First Junior Eco-Summit

by Michael Ford last modified 23 Oct, 2019 11:53 AM

Bishop Nicholas was one of the special guests at a special junior Eco-Summit held at Stoborough Primary School.

Children from other local Primary Schools joined the pupils at Stoborough for the day, which included workshops from Tearfund, Christian Aid, the Diocesan Environment Group, Christchurch Baptist Church, the National Trust, the local parish, and Bishop Nicholas.

The Revd Mike Perry, Vicar of Woodford Valley with Archers Gate said, "We hope that this day can form the basis for other school Eco-Summits across the Diocese."

Deborah Corbin, Head Teacher at Stoborough said:

"It was such a pleasure and a huge thank you for all those who came such a long distance to support us in our Eco Summit.

"I thought the presentations and workshops were excellent and absolutely right for us as a school.

"I am already thinking of doing an annual Eco Summit for the Purbeck area next year (October)."

Billie Anderson from the Advocacy Team at Tearfund said:

"We absolutely loved working with you, your wonderful children and staff!"

As part of the day, the children heard Tearfund data that, each year, between 400,000 and a million people die in developing countries from diseases and illnesses caused by plastic pollution and uncollected rubbish dumped or burnt near homes.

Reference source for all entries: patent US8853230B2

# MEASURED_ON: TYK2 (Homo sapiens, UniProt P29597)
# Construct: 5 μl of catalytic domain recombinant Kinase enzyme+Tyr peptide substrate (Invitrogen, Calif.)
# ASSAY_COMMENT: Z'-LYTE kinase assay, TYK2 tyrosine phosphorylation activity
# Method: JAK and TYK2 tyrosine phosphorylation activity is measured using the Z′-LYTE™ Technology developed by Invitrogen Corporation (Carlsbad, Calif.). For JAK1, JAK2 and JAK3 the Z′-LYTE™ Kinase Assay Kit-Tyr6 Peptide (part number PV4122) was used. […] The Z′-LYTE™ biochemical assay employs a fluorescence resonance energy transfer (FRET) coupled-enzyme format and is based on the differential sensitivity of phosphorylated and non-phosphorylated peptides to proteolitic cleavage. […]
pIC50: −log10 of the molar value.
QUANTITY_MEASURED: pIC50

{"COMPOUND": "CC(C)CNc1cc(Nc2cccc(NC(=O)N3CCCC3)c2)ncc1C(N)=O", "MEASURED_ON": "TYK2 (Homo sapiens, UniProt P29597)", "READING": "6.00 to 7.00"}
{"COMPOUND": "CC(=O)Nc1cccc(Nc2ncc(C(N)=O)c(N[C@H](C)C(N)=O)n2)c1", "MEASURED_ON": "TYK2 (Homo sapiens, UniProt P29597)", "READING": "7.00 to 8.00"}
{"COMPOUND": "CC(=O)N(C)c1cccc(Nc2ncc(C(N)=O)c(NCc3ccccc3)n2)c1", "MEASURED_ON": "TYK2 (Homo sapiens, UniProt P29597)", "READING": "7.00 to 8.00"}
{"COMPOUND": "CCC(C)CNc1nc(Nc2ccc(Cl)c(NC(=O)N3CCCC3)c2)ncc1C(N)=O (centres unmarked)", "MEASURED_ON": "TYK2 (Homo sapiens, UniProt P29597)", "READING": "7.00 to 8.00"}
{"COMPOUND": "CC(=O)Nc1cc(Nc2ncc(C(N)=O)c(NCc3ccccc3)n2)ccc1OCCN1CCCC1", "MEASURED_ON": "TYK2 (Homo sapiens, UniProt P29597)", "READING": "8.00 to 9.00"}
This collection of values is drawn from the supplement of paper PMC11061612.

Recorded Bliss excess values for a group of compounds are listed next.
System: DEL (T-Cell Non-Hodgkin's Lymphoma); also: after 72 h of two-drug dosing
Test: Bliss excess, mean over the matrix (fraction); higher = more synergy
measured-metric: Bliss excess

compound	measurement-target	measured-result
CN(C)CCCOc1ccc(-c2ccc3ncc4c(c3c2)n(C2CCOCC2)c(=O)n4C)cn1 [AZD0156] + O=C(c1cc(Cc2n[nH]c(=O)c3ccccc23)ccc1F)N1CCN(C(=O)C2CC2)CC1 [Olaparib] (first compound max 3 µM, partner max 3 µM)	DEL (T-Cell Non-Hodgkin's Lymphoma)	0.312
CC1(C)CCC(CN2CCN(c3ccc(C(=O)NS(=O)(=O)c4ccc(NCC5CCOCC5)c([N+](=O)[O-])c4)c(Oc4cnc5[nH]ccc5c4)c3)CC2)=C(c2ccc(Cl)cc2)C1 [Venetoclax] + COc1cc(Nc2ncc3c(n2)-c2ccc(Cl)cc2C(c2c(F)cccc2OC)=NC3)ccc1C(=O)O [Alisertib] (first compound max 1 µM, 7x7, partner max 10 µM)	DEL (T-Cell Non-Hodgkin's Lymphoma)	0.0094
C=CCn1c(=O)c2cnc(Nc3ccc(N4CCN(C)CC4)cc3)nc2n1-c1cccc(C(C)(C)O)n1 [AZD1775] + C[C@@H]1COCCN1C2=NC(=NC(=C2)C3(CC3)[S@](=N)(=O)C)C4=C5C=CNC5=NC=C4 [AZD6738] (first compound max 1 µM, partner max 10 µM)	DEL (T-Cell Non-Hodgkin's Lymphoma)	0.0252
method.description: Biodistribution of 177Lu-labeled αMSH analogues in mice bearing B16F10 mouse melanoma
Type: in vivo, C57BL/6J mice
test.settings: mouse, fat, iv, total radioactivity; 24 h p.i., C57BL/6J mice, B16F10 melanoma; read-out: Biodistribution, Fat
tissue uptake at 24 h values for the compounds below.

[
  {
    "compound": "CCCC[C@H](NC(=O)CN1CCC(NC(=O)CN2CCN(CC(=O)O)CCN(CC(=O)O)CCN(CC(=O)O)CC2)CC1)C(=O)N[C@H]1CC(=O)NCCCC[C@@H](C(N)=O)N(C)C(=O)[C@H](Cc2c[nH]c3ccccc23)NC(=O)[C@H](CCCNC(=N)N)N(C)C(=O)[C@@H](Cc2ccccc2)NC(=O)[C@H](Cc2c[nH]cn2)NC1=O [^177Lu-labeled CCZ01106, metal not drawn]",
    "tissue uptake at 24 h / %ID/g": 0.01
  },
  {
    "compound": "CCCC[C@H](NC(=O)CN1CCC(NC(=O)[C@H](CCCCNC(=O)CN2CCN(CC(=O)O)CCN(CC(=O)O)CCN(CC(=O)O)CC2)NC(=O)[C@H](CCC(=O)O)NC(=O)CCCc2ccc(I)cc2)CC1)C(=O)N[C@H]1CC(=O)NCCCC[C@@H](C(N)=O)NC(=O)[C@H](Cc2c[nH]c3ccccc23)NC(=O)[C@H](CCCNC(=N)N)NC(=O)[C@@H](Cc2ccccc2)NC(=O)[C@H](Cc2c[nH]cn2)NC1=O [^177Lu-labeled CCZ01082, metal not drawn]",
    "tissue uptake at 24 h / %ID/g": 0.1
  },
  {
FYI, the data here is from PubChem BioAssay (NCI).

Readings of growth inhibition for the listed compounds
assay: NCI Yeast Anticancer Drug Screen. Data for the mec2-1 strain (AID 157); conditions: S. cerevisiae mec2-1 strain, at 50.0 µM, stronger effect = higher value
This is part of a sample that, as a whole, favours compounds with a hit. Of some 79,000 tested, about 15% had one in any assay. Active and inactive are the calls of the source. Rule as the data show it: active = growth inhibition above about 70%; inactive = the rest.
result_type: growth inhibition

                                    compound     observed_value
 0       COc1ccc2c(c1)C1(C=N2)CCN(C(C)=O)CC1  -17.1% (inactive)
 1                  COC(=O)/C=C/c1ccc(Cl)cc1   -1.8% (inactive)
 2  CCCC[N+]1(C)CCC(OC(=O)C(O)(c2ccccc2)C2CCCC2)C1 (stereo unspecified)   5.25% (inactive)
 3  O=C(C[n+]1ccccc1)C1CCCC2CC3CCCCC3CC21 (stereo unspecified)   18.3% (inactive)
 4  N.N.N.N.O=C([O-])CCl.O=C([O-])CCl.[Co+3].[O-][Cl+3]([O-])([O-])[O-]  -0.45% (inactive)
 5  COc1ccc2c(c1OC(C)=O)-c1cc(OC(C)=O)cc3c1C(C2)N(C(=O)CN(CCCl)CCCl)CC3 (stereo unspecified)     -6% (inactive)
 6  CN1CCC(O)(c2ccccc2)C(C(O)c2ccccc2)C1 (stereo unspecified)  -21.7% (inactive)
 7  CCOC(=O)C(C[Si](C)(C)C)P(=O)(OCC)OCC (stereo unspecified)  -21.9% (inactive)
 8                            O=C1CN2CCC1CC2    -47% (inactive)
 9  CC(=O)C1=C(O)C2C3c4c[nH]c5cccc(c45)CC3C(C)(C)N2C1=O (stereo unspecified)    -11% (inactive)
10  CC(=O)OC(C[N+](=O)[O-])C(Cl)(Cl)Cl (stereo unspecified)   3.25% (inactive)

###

The children then called on big companies around the world to "Stop selling items of single-use plastic into developing countries", writing letters to Coca Cola, Nestle, Unilever and PepsiCo telling them to make the changes.

Tearfund's report on plastic waste was backed by Sir David Attenborough who is a vice president at Fauna & Flora International - a conservation charity also involved in the research.

Clare Lyons, senior campaigner at Tearfund said:

"We are thrilled to have the support of the pupils of Stoborough Primary School and all the other primary schools represented here today.

"Plastic affects young people around the world, and will have a lasting impact on the state of the planet they inherit. These companies are fully aware of the impact their current waste practices are having and they need to change.

"People in poverty are unfairly suffering from severe health problems from cholera to cancer from the knock on effects of uncollected plastic and waste.”

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